Most association education, whether online or face-to-face, actually inhibits learning.
In a typical presentation, attendees sit and listen while presenters stand and deliver.
That is the sure sign of learning failure.
Lectures And Bicycles
I remember when I first learned to ride a bike.
My parents had given me my first bike complete with training wheels. After a couple of days of riding with the training wheels, I was ready to take them off. I wanted to ride my bike like my father did. I wanted to be a big boy.
My father took off the training wheels, held the bike steady and told me to pedal. He gave me a gentle push. He ran beside me and encouraged me with additional instructions. It took several attempts to balance without crashing.
I experienced a temporary sense of sensory overload while I was trying to steer, pedal, balance and listen to his instructions. Amazingly, I was able to process all that information into a new skill rather quickly.
My father did not sit down and review the history of bikes with me, discuss bicycle mechanics or the principles of balance before we started. Had I been required to sit and listen to my father’s lecture before ever attempting to ride a bike, I would have disconnected. I would have looked for something else to do.
The same situation applies to today’s presentations.
Making Meaningful Presentations
Our brains are meaning-driven. Meaning is more important than information.
Did you catch that last statement? Meaning is more important to our brains than information. The brain is a meaning driven machine.
We are constantly trying to find meaning in associations, connections, data and patterns. We are trying to make meaning out of the information that is being presented. We try to connect new information to past experiences and knowledge stored in our minds.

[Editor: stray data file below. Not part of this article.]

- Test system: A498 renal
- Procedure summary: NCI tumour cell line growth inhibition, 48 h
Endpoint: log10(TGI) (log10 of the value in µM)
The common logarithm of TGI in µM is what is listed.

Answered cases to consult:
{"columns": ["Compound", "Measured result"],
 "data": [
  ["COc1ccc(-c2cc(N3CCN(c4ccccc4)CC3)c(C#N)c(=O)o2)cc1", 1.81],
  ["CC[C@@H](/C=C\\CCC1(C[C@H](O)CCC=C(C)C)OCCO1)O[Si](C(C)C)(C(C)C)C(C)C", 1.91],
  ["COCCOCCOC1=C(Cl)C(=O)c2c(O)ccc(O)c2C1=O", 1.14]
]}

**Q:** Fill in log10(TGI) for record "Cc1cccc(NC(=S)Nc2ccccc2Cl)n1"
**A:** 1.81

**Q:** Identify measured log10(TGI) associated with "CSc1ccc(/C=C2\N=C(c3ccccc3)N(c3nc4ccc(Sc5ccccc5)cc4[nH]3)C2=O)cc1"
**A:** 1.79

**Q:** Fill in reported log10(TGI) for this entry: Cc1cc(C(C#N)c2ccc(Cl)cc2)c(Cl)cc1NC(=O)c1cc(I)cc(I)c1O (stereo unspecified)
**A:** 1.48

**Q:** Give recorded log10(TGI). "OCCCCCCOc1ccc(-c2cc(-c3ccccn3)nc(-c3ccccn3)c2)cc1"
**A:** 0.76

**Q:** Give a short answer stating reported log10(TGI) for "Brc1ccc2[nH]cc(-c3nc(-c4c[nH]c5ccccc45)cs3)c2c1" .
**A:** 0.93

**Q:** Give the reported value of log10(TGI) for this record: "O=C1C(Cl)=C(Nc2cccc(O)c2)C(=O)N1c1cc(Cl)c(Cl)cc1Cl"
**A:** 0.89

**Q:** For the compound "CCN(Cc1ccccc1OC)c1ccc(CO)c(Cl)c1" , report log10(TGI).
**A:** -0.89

When we find a pattern that is meaningful to us, we add it to our perceptual map. If it connects to the knowledge already stored in our minds, we learn.
When we can make those connections, we get a sense of relief from the anxiety, confusion or stress that accompanies data, facts and figures. If we can’t connect it to past experiences, we feel a sense of confusion and are overwhelmed. We don’t understand.
And if we don’t get some time to think and process the information during the presentation, we become distracted and confused. If we have to sit and listen while the presenter stands and delivers for 30-, 60-, or 90-minutes, we lose the ability to learn.
Presenters that attempt to maintain an audience’s attention 100% of the time, in fact, hinder learning. They are counter-productive to their goal.
In order for us to really learn something, the brain has to go internal in order to make meaning from the information. We need time to stop listening, think and reflect on what is being said.
What are some ways a presenter can provide down-time during a presentation? How can associations provide time for thinking, processing and reflection during education programs?